4.3. Were all enrolled subjects/patients (in the original sample) accounted for? Yes
  4.4. Were reasons for withdrawals similar across groups? ???
  4.5. If diagnostic test, was decision to perform reference test not dependent on results of test under study? N/A
5. Was blinding used to prevent introduction of bias? No
  5.1. In intervention study, were subjects, clinicians/practitioners, and investigators blinded to treatment group, as appropriate? No
  5.2. Were data collectors blinded for outcomes assessment? (If outcome is measured using an objective test, such as a lab value, this criterion is assumed to be met.) No
  5.3. In cohort study or cross-sectional study, were measurements of outcomes and risk factors blinded? N/A
  5.4. In case control study, was case definition explicit and case ascertainment not influenced by exposure status? N/A
  5.5. In diagnostic study, were test results blinded to patient history and other test results? N/A
6. Were intervention/therapeutic regimens/exposure factor or procedure and any comparison(s) described in detail? Were interveningfactors described? Yes
  6.1. In RCT or other intervention trial, were protocols described for all regimens studied? Yes
  6.2. In observational study, were interventions, study settings, and clinicians/provider described? N/A
  6.3. Was the intensity and duration of the intervention or exposure factor sufficient to produce a meaningful effect? Yes
  6.4. Was the amount of exposure and, if relevant, subject/patient compliance measured? Yes
  6.5. Were co-interventions (e.g., ancillary treatments, other therapies) described? Yes
  6.6. Were extra or unplanned treatments described? Yes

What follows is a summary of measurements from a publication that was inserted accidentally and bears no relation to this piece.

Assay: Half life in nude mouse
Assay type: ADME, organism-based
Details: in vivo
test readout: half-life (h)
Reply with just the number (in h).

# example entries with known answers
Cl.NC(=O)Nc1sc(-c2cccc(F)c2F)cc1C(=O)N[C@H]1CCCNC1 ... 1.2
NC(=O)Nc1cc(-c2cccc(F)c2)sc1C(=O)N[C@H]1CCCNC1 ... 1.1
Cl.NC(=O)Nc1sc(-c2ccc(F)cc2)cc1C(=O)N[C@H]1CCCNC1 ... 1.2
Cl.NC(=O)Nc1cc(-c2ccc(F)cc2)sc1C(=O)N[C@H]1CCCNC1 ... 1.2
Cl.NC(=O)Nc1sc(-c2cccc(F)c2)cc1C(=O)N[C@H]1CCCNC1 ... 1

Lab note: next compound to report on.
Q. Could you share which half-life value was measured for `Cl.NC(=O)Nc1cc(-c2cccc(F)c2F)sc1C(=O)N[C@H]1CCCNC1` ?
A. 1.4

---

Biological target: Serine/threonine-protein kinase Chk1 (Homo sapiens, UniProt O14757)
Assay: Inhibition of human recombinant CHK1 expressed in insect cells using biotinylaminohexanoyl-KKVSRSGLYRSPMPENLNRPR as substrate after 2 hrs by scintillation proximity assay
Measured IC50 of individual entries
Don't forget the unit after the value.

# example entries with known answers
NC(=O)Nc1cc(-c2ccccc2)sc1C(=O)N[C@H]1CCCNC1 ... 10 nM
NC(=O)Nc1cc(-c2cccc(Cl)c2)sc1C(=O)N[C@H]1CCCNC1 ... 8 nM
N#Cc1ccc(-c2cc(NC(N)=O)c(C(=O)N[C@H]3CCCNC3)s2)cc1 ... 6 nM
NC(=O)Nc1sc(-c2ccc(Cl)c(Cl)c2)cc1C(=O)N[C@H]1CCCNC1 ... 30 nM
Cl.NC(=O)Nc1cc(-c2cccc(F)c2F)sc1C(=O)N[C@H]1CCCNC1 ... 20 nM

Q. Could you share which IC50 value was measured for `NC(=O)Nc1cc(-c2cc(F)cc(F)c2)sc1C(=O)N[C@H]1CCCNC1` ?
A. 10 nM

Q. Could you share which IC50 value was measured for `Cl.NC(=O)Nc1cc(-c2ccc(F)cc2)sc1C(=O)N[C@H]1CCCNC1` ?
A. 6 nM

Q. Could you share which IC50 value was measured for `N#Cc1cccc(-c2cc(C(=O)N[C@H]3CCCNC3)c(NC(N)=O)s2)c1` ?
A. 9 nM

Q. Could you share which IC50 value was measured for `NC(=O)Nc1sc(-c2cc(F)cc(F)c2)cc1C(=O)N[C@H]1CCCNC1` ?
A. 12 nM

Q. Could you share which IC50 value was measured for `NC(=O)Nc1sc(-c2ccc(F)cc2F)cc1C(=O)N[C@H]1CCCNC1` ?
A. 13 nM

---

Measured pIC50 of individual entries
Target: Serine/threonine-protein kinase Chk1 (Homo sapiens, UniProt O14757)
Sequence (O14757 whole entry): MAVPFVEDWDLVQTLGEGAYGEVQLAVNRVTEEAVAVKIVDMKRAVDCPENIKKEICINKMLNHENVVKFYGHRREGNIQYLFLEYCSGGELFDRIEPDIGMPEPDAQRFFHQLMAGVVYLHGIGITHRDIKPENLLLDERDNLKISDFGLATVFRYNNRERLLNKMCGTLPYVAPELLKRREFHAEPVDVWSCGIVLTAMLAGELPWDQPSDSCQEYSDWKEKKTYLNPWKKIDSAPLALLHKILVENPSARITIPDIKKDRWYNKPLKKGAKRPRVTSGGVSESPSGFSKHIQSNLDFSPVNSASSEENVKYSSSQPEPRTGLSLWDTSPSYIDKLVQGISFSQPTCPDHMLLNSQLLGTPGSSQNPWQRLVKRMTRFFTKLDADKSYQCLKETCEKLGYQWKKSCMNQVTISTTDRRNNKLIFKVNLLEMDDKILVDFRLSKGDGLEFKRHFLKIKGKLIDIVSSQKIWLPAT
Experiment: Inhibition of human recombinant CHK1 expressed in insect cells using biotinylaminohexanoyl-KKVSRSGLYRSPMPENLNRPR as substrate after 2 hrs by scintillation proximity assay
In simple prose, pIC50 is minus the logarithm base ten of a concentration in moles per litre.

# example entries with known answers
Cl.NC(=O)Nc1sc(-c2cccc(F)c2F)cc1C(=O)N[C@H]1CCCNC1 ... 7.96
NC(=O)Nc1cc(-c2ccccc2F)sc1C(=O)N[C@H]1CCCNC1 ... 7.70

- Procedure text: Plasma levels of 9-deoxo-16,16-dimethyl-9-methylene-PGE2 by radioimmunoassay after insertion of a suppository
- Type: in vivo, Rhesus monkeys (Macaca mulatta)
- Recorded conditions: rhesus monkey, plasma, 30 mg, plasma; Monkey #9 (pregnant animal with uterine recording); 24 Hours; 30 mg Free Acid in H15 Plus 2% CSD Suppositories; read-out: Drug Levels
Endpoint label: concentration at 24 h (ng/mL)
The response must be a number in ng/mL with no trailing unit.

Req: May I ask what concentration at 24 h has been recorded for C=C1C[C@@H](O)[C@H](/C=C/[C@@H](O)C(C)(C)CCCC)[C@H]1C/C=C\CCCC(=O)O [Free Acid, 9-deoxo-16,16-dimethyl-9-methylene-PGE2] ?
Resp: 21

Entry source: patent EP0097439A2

6.7. Was the information for 6.4, 6.5, and 6.6 assessed the same way for all groups? Yes
  6.8. In diagnostic study, were details of test administration and replication sufficient? N/A
7. Were outcomes clearly defined and the measurements valid and reliable? Yes
  7.1. Were primary and secondary endpoints described and relevant to the question? Yes
  7.2. Were nutrition measures appropriate to question and outcomes of concern? Yes
  7.3. Was the period of follow-up long enough for important outcome(s) to occur? Yes
  7.4. Were the observations and measurements based on standard, valid, and reliable data collection instruments/tests/procedures? Yes
  7.5. Was the measurement of effect at an appropriate level of precision? Yes
  7.6. Were other factors accounted for (measured) that could affect outcomes? Yes
  7.7. Were the measurements conducted consistently across groups? Yes
8. Was the statistical analysis appropriate for the study design and type of outcome indicators? Yes
  8.1. Were statistical analyses adequately described and the results reported appropriately? Yes
  8.2. Were correct statistical tests used and assumptions of test not violated? Yes
  8.3. Were statistics reported with levels of significance and/or confidence intervals? Yes
  8.4. Was "intent to treat" analysis of outcomes done (and as appropriate, was there an analysis of outcomes for those maximally exposed or a dose-response analysis)? N/A
  8.5. Were adequate adjustments made for effects of confounding factors that might have affected the outcomes (e.g., multivariate analyses)? Yes
  8.6. Was clinical significance as well as statistical significance reported? Yes
  8.7. If negative findings, was a power calculation reported to address type 2 error? N/A
9. Are conclusions supported by results with biases and limitations taken into consideration? Yes
  9.1. Is there a discussion of findings? Yes
  9.2. Are biases and study limitations identified and discussed? Yes
10. Is bias due to study's funding or sponsorship unlikely? Yes
  10.1. Were sources of funding and investigators' affiliations described? Yes
  10.2. Was the study free from apparent conflict of interest? Yes